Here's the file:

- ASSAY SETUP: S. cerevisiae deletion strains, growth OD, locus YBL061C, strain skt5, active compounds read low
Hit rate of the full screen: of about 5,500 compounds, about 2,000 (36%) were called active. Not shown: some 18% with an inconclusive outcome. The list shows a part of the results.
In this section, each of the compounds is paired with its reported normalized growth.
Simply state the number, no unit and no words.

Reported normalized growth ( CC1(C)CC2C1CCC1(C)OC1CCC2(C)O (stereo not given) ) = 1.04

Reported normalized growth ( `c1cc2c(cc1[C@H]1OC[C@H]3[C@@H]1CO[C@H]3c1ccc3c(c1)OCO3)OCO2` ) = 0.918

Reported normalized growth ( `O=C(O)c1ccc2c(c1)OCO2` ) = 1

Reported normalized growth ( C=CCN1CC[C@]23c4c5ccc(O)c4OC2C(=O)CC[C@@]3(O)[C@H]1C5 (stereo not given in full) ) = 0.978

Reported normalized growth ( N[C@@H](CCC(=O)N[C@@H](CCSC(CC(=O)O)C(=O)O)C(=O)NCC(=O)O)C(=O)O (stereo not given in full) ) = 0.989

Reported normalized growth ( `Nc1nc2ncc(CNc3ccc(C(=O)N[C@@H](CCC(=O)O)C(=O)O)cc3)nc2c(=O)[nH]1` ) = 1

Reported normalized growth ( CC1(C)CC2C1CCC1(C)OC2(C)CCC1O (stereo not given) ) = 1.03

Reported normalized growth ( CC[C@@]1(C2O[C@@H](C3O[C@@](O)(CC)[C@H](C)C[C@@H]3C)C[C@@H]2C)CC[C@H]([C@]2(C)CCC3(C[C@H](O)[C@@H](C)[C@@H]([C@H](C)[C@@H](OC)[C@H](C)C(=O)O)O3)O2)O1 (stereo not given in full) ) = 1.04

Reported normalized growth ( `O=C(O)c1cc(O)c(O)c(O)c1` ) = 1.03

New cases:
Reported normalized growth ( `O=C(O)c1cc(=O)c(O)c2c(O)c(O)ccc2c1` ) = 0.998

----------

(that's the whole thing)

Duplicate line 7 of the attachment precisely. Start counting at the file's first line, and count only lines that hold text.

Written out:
Reported normalized growth ( `O=C(O)c1ccc2c(c1)OCO2` ) = 1